Quote of the moment: Jefferson on public education (again), “Preach . . . a crusade against ignorance”

November 26, 2010

Thomas Jefferson Elementary School, Anaheim, California, circa 1940

Thomas Jefferson Elementary School, Anaheim, California, circa 1940; image from the Anaheim Public Library, via the California Digital Library, University of California

Preach, my dear Sir, a crusade against ignorance; establish & improve the law for educating the common people.  Let our countrymen know that the people alone can protect us against these evils, and that the tax which will be paid for this purpose is not more than the thousandth part of what will be paid to kings, priests, & nobles who will rise up among us if we leave the people in ignorance.

To George Wythe, from Paris, August 13, 1786

Excerpted here from The Quotable  Jefferson, collected and edited by John Kaminski, Princeton University Press, 2006, p. 84

Quote query: Where did Boorstin write this?

August 17, 2009

Daniel Boorstin, Librarian of Congress, Information Bulletin January 2003

Daniel Boorstin, Librarian of Congress, Information Bulletin January 2003

According to several sources, Daniel Boorstin, the late historian and former Librarian of Congress, wrote:

I have observed that the world has suffered far less from ignorance than from pretensions to knowledge. It is not skeptics or explorers but fanatics and ideologues who menace decency and progress. No agnostic ever burned anyone at the stake or tortured a pagan, a heretic, or an unbeliever.

Does anyone know in what book or essay, or speech, he wrote or said that, and when?

Allowable political satire, or attack on the President?

December 20, 2007

So, is this allowable parody, political satire, in the nature of a political cartoon?
Mug shotsOr, is this an untoward attack on the President?

Will children be confused if they find these photos in a display of political art at the New York Public Library?

Is it not acceptable satire?

Tip of the old scrub brush to Gallery of the Absurd.

Internet search tips from Google, on posters

June 6, 2007

Have you tried out Google for Educators?

Google is a powerful search tool that is way under-utilized by most of us. Working with students, I constantly find they have difficulty using Google or any other search engine to cut out worthless material and focus on specific items they need for their research.

Google for Educators has several posters offering tips on searching to help out.  Click here for .pdf version of Book Search, from GoogleBook Search poster, from Google for Educators

You can download the posters as .pdf files in a format suited to 8.5 X 11 inch pages, or for 17 X 22 inch pages. The larger size can be printed on the color “blueprint” printers your school’s drafting classes have (This is a good opportunity to go make friends with the drafting instructor — you can use those machines for great maps, too.).  If your school lacks such printers, you’ll find commercial copy centers will reproduce them (we have Kinko’s here) — though my experience is it can sometimes be cheaper to have them treated as photos and processed at a local photo center (Ritz/Wolf’s/Inkley’s, etc.)

I particularly like the “Better Searches, Better Results” poster.

The Texas teacher evaluation forms encourage evaluation on stuff hanging on the walls fo the classroom — if you lack stuff to hang, especially stuff that helps students in times of need, Google offers several posters.  Make the most of it.

[Has anyone else noticed that, as important as visual displays are supposed to be, very few schools make arrangements for easy display of materials?]

Searching for origins of life in Yellowstone’s hot springs

April 17, 2007

A few hours ago I posted a notice on satellite studies of the uplifting of a part of the Yellowstone Caldera, and I suggested some (weak) links to how to use it in the classroom. In passing I noted that the volcanic rock site southwest of Yellowstone, the Craters of the Moon National Monument, had been used to show astronauts what the Moon would be like when they landed Apollo missions there.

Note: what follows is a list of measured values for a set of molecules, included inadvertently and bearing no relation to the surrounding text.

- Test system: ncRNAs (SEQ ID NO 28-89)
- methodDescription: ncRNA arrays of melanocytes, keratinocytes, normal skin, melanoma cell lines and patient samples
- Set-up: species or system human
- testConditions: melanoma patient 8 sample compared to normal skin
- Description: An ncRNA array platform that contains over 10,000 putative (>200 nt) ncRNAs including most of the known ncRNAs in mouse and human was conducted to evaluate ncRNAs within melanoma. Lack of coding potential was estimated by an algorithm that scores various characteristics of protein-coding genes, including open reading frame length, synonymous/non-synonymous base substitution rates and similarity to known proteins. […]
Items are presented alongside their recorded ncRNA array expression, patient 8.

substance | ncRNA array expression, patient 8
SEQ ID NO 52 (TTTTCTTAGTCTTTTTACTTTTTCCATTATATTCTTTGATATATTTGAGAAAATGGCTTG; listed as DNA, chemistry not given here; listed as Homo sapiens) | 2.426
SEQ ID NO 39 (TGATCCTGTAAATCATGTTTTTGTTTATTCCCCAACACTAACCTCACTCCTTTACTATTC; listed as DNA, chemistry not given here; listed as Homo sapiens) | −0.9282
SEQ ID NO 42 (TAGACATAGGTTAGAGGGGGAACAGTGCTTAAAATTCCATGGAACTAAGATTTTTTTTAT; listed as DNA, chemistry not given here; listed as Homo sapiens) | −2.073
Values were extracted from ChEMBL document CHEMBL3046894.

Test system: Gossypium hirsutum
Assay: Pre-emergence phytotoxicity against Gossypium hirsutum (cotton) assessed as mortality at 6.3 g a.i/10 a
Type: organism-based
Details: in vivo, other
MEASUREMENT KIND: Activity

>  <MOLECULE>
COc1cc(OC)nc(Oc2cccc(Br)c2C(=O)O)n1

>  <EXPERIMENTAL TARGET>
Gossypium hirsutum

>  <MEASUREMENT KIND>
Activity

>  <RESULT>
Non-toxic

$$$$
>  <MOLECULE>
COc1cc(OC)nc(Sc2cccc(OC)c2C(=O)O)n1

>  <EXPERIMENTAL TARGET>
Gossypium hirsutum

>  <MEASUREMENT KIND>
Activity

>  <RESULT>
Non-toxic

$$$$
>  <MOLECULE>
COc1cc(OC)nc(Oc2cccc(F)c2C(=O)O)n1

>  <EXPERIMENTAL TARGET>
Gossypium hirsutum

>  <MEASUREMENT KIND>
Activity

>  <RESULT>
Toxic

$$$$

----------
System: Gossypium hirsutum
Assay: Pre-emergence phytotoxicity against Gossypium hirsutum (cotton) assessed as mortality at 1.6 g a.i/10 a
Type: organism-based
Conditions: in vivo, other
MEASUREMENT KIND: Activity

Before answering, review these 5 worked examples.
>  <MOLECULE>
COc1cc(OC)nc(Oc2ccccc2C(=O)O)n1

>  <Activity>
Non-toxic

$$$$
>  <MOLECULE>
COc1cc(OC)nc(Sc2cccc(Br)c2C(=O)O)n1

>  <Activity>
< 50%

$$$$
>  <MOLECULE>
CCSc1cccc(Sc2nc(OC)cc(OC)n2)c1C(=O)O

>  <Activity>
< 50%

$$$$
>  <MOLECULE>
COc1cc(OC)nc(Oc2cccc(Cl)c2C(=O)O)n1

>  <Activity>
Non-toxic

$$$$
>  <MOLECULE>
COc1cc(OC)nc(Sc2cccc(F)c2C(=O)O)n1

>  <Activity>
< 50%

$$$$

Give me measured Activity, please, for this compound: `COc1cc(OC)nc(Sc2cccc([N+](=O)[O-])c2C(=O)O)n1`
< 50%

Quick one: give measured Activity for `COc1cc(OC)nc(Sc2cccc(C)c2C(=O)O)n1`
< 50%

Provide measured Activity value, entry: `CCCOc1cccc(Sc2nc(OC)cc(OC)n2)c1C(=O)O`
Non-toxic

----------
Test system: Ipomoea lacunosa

Yellowstone and especially its volcanic features also provided dramatic insights to the origins of life on Earth, especially the rise of life in hot water. These findings advanced the science we now call astrobiology, or the search for life on other planets.

This evening I stumbled across an interesting feature: A full text of a classic 1978 book on thermophilic life in Yellowstone, explaining in greater detail the research conducted there and its significance in astrobiology and evolution. Thomas D. Brock’s book, Thermophilic microorganisms and life at high temperatures (Springer-Verlag, New York, 1978; 465 pages) is just sitting there, online, for anyone to read. Thermophilic microorganisms, book cover
In this book there is more real science to this one tiny facet of the study of the evolution of life than there is in the entirety of the intelligent design political movement.

I wonder what other gems there may be in that digital collection at the University of Wisconsin.

Below the fold: The frontispiece. Read the rest of this entry »

We can honor Jefferson better than this

April 14, 2007

Jefferson, Paul Jennewein bas relief in U.S. House chamber

Jefferson, Paul Jennewein bas relief in U.S. House chamber

Jefferson’s birthday sneaked up on me this year. There is the constant tension between doing the Things that Keep the Wolf from the Door and following all the things we should follow; wolves have been on my mind more lately (notice the drop off in posts).

So all I had was a warning post last week, and the post yesterday wishing Tom a happy natal anniversary day. Hey it’s not my job.

But what about the rest of you? What about the president, Congress, public officials, educators and others everywhere?

Here is what I found of celebrations of Jefferson’s birthday:

Architectural Record reported that the Thomas Jefferson Medal in Architecture was won by Zaha Hadid.

The Daily Progress of Charlottesville, Virginia, Jefferson’s home town, reported that Alan Greenspan won the first Thomas Jefferson Medal in Citizen Leadership.

In the last paragraph of the story about Greenspan, The Daily Progress also noted that the Thomas Jefferson Medal in Law was awarded to Anne-Marie Slaughter.

The Thomas Jefferson Center for the Protection of Free Expression issued 16 “Jefferson Muzzle” awards to people who damaged free expression. The story I found was from the UPI wire, UPI now being owned by the Unification Church and probably sort of a muzzle itself. The story listed only one of 16 awardees.